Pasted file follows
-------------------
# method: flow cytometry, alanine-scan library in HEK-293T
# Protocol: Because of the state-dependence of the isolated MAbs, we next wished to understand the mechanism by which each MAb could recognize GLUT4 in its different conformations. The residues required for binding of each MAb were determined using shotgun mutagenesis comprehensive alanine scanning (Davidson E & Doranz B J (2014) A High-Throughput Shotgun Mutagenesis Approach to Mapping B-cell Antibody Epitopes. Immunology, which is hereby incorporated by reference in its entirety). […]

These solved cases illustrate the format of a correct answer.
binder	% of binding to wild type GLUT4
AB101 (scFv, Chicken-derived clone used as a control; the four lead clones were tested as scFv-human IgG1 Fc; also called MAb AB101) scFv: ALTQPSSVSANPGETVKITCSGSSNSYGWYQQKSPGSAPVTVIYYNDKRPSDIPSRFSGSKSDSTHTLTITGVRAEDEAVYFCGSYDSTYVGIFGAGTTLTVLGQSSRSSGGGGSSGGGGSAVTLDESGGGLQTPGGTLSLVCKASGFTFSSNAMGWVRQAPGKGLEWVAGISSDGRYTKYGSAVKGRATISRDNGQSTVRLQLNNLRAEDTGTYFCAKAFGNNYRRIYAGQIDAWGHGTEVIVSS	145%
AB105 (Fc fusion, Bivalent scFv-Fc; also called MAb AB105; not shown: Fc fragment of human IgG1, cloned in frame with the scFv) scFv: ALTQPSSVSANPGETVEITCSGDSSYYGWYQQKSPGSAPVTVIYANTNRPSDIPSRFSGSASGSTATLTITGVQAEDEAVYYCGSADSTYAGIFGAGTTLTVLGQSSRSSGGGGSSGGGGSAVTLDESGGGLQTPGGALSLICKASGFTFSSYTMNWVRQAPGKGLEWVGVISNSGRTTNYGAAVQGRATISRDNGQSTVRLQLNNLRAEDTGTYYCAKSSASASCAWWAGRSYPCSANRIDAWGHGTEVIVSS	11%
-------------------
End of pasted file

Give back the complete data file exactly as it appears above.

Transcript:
# method: flow cytometry, alanine-scan library in HEK-293T
# Protocol: Because of the state-dependence of the isolated MAbs, we next wished to understand the mechanism by which each MAb could recognize GLUT4 in its different conformations. The residues required for binding of each MAb were determined using shotgun mutagenesis comprehensive alanine scanning (Davidson E & Doranz B J (2014) A High-Throughput Shotgun Mutagenesis Approach to Mapping B-cell Antibody Epitopes. Immunology, which is hereby incorporated by reference in its entirety). […]

These solved cases illustrate the format of a correct answer.
binder	% of binding to wild type GLUT4
AB101 (scFv, Chicken-derived clone used as a control; the four lead clones were tested as scFv-human IgG1 Fc; also called MAb AB101) scFv: ALTQPSSVSANPGETVKITCSGSSNSYGWYQQKSPGSAPVTVIYYNDKRPSDIPSRFSGSKSDSTHTLTITGVRAEDEAVYFCGSYDSTYVGIFGAGTTLTVLGQSSRSSGGGGSSGGGGSAVTLDESGGGLQTPGGTLSLVCKASGFTFSSNAMGWVRQAPGKGLEWVAGISSDGRYTKYGSAVKGRATISRDNGQSTVRLQLNNLRAEDTGTYFCAKAFGNNYRRIYAGQIDAWGHGTEVIVSS	145%
AB105 (Fc fusion, Bivalent scFv-Fc; also called MAb AB105; not shown: Fc fragment of human IgG1, cloned in frame with the scFv) scFv: ALTQPSSVSANPGETVEITCSGDSSYYGWYQQKSPGSAPVTVIYANTNRPSDIPSRFSGSASGSTATLTITGVQAEDEAVYYCGSADSTYAGIFGAGTTLTVLGQSSRSSGGGGSSGGGGSAVTLDESGGGLQTPGGALSLICKASGFTFSSYTMNWVRQAPGKGLEWVGVISNSGRTTNYGAAVQGRATISRDNGQSTVRLQLNNLRAEDTGTYYCAKSSASASCAWWAGRSYPCSANRIDAWGHGTEVIVSS	11%